Wine (Red, White, Rose, Sparkling 7% to 14% alcohol by volume
    Fortified Wines 18% to 21% alcohol by volume
    Vermouth 16% to 20% alcohol by volume
    Brandy 40% alcohol by volume
    Whisky, Gin, Rum, Vodka 44% to 45% alcohol by volume
    Liqueurs (varies from very low to very high) 11% to 45% alcohol by volume


The hangover is a symptom that results from having consumed too much alcoholic beverages.

Hangover causes the body to suffer the following conditions:

    • dehydration
    • low blood sugar
    • irritation of the stomach lining

The dehydration is caused by the diuretic action of the alcohol. At the same time, the body’s natural anti-diuretic hormones are suppressed. This causes the body to lose more water that it otherwise would.

Besides making the person feel thirsty, dehydration also causes headaches. Combined with the effects of the toxin-like congeners, the effects are very acute and intense headaches occur. The person also becomes very sensitive to light and prefers the dark.

Alcohol causes the body to produce insulin which burns up the blood sugar. This results in low blood sugar which shows up as drowsiness, faintness and hunger which manifest itself as shivering.

‘Cure’ for Hangovers

Alcohol causes the body to produce insulin which burns up the blood sugar. This results in low blood sugar which shows up as drowsiness, faintness and hunger which manifest itself as shivering.

However, we can ease the uncomfortable and painful symptoms associated with a hangover. The following actions can ease and give comfort:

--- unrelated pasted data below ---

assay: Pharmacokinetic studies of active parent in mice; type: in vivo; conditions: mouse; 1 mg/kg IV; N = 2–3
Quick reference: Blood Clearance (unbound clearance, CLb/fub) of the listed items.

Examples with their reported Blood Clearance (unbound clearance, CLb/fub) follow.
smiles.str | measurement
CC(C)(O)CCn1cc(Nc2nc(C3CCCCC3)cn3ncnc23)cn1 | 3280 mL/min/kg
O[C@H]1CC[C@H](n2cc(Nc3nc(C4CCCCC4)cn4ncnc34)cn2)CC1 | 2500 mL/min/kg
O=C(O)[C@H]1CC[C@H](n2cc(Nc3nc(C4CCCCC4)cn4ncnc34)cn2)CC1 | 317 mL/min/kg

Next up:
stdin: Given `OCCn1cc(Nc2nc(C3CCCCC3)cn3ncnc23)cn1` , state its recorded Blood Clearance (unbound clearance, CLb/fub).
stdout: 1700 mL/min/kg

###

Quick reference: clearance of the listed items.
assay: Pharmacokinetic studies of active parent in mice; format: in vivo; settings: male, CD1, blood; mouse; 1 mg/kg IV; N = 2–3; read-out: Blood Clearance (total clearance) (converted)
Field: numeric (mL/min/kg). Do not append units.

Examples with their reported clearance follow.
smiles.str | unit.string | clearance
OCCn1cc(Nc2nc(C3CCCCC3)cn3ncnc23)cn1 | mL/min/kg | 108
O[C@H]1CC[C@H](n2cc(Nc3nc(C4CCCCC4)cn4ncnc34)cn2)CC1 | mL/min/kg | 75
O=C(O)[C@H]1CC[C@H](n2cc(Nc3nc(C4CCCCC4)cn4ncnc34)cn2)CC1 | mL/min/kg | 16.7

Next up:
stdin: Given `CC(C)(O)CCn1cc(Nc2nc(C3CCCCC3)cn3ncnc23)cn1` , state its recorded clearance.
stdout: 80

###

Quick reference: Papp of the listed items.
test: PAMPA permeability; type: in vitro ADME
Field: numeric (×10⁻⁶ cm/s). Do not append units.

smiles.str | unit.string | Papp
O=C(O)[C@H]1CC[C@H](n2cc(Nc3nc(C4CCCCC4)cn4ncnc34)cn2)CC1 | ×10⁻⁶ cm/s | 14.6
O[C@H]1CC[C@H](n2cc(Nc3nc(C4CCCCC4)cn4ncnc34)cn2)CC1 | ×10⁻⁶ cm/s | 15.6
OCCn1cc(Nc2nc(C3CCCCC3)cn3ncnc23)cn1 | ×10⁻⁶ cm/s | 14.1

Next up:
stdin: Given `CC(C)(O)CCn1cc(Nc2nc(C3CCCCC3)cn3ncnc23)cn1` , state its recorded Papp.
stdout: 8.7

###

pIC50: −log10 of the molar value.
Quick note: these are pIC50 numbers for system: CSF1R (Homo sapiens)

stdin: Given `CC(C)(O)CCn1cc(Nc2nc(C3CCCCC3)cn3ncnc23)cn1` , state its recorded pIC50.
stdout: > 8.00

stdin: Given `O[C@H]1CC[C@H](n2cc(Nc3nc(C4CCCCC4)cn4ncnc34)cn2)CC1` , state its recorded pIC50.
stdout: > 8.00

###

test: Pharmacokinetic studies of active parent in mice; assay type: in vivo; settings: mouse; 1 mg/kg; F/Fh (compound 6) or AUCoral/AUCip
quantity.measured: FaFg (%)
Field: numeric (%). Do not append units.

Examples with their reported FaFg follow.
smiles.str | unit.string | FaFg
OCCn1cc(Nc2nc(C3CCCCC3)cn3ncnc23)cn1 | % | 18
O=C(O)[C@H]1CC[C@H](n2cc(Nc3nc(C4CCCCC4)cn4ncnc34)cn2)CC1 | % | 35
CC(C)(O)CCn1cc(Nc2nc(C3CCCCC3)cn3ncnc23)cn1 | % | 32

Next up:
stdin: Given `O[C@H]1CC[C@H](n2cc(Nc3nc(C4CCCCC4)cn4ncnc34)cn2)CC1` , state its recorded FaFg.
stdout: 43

• drink lots of water
    • consume glucose dissolved in the water
    • take small doses of vitamin B and C
    • use mild analgesics like paracetamol

Rehydrating the body cells and organs allows the natural healing process to occur while glucose helps the body absorb the water faster as well as replenish the blood sugar.

Vitamin B and C generally helps the liver and the body’s nervous system cope with the symptoms while pain killers (analgesics) such as paracetamol (sold commercially as Panadol) help deal with the general pain and headaches.

One of the best things to do if a person has had too much alcohol is to drinks lots of water with some glucose and vitamin B and C before retiring to bed to rest. Orange juice is a handy and easily available mixture of water, glucose and vitamin C.

Taking paracetamol is not recommended unless necessary or until the symptoms manifest themselves and aspirins are not recommended as they are acidic in nature and may only irritate the upset stomach further.

Serving Alcohol With Care

You may be aware that in most countries it is illegal to serve alcoholic beverages to an intoxicated person. Know your country’s legal limits for B.A.C.

Definition of an intoxicated person is in terms of their blood-alcohol-concentration.

Some experienced bartenders have developed a sense of awareness of when a guest is becoming intoxicated by judging the changes in their behaviours.

As alcohol causes dehydration. An intoxicated person is very likely to demand for more drinks. You should cut off serving alcoholic beverages but instead should offer non-alcoholic beverages.